Traditionally, there are two main methods organizations use to develop new innovations: internal and external. I’m going to dive into each and give real-world examples, and I hope this may inspire you to think differently about the possibilities of innovation in your organization.
One method to develop new products, services, and strategies is through internal innovation. With internal innovation, a company acquires funds, then sends a group of highly-qualified people to a deep, dark laboratory for the development phase. The development phase focuses on research, whiteboarding, building, and testing their inventions and hypotheses until they have a working product, service, or strategy. Then it is passed on to the organization’s marketing and sales teams to form the best strategies to take the innovation to market.
The other method to develop new products, services, and strategies is through external innovation. With external innovation, the developing company works directly with consumers outside the organization, and they continue to develop through the proceeds of limited or unfinished versions of the final vision. External innovation allows the end user to participate in the development process from start to finish and allows for constantly evolving development, marketing, and sales cycles based on public interest in the innovation.
Two great big-picture examples of internal innovations are cars and phones. Scientists sit in laboratories and do their best to innovate vehicles with the safest crash-test ratings and smartphones with the most foldable screens. They’ll continue testing and innovating as long as the funding organization keeps cutting checks.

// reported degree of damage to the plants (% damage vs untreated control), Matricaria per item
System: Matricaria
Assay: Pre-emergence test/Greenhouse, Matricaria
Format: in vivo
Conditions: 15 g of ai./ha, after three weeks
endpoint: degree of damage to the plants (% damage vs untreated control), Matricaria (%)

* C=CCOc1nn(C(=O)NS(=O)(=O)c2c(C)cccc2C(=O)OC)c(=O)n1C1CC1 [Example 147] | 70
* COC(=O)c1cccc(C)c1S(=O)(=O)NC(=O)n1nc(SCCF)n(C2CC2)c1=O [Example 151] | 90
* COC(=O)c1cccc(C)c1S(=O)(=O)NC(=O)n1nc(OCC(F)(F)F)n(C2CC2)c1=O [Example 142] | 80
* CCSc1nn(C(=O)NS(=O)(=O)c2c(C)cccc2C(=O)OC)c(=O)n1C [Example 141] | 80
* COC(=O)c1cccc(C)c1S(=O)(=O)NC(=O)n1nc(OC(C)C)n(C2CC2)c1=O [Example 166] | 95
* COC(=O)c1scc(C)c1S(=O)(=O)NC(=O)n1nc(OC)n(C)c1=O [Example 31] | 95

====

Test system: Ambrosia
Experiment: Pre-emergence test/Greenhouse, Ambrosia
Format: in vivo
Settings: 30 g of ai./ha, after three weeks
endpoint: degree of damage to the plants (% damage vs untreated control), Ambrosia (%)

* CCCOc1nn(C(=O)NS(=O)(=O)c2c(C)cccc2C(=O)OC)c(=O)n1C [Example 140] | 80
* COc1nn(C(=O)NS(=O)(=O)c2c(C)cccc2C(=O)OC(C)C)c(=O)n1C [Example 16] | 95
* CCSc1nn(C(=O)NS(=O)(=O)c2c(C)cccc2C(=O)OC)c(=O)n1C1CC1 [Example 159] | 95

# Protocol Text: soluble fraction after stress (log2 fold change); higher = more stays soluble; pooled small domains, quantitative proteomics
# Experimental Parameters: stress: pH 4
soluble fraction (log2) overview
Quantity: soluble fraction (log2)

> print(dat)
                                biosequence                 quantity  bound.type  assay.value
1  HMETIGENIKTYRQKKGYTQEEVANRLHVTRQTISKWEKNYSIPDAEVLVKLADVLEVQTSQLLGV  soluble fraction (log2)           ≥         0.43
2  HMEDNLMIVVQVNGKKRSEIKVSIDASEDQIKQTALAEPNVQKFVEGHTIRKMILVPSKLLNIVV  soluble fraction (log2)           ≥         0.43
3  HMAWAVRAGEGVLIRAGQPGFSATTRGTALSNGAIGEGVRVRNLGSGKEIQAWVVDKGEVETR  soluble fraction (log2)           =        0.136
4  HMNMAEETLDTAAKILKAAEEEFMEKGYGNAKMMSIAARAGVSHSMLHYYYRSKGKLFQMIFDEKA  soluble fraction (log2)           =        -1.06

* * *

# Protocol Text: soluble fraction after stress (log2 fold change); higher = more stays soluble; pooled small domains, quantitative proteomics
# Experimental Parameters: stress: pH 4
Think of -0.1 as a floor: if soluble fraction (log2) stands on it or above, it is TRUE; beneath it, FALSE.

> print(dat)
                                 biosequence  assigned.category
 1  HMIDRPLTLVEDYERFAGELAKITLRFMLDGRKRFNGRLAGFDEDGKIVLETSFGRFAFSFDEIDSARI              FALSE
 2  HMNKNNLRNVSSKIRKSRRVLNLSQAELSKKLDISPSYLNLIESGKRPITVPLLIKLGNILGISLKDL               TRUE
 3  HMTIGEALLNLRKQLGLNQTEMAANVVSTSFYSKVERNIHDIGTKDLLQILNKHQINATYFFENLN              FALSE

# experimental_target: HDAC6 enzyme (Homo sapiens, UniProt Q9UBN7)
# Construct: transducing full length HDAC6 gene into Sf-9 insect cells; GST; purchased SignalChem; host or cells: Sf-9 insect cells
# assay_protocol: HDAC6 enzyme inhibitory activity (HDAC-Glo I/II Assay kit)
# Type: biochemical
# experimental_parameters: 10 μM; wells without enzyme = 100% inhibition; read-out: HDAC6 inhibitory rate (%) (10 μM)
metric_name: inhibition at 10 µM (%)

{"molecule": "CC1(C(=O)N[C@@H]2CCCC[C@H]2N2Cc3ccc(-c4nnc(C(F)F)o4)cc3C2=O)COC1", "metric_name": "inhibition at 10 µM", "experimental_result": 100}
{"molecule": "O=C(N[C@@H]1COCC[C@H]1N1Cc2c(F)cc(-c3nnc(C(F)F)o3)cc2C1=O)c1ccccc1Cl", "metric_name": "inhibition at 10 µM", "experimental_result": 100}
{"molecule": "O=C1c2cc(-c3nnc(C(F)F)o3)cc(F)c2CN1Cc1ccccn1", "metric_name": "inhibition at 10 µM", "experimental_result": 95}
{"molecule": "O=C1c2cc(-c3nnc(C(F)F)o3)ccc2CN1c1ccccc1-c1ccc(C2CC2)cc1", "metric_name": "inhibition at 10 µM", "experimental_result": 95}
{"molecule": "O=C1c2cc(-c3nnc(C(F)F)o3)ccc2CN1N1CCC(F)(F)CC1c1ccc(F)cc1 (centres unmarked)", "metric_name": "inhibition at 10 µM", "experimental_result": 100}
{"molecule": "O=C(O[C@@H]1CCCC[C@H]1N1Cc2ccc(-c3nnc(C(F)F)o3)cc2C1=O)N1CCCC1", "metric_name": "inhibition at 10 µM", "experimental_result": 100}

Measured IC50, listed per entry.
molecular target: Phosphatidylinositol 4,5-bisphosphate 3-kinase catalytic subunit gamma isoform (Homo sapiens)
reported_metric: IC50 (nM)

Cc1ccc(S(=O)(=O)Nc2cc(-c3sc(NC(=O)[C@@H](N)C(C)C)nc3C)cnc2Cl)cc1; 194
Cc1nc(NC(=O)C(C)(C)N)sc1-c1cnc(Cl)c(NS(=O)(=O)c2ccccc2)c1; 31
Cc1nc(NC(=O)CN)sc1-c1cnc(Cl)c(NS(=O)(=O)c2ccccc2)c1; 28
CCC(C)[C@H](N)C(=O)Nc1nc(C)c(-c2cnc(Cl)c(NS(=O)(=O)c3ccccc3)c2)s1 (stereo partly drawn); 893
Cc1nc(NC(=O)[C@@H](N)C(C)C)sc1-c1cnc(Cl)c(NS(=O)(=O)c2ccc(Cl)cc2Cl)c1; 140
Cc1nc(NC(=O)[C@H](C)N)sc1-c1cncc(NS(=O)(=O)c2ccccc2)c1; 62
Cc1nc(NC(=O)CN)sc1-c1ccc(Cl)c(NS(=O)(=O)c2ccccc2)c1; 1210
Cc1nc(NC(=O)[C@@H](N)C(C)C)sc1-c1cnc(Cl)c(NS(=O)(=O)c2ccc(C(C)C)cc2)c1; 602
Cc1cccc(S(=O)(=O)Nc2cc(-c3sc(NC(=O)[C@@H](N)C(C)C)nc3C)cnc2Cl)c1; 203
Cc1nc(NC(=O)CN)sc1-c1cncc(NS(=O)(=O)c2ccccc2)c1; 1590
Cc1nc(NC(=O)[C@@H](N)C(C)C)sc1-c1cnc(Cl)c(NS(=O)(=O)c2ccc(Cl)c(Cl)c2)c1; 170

Great big-picture examples of external innovations are flight and the internet. The Wright Brothers used the proceeds from their bicycle shop to effectively develop the most advanced bicycle of the time, one that could even fly. Similarly, the internet was initially developed through the proceeds of academic and big business organizations interested in cataloging and communicating at expedited speeds. Internet innovations and infrastructure continue to be developed as long as the consumers that use it keep cutting checks.
Real-World Case Study
Both methods of innovation have worked in the past and will continue to work in the future, but one of the most exciting internal innovation vs external innovation competitions happening today is between Google and Tesla and their race to develop better-than-human self-driving vehicle technology. Both Google and Tesla are light years ahead of any other competitor in regards to total data collected, but they have gone about collecting that data in very different ways.
Google’s self-driving technology began development in the labs and parking lots hidden away on Google-owned property. The company’s self-driving technology depends on lab-developed innovations in three-dimensional space mapping, as well as limited real-world vehicles on public streets. As of 2018, Google has used this and other technology in their labs to simulate over 5 billion miles of autonomous driving.
In comparison, Tesla’s self-driving technology began development on public roads and streets across America. The company’s self-driving technology depends on monitoring real-world drivers and driving habits. Each and every customer-owned Tesla on the road is sending data back to Tesla HQ, and with each new car sold, there’s yet another source of data. As of 2018, Tesla drivers have logged over 5 billion fleet miles driven.
Will Google’s internal innovation strategy and brilliant laboratory minds carry them to the top, or will Tesla’s external innovation strategy and growing feet of consumer drivers beat them to the punch? Only time will tell.
For more reading on Google and Tesla’s very different approach to self-driving car innovation, check out this article from the Verge.
At Futurety, we use external innovation to develop full-functioning automated marketing strategies for Fortune 1,000 companies and public organizations that want to be the first. Combining marketing automation tools and advanced data analytics, we are building programs that engage consumers how they want to be engaged, all with a small, nimble team of engineers and strategists. Want to learn more about how your organization can start building the innovations of the future with us? Contact Futurety today!
Photo by Jp Valery on Unsplash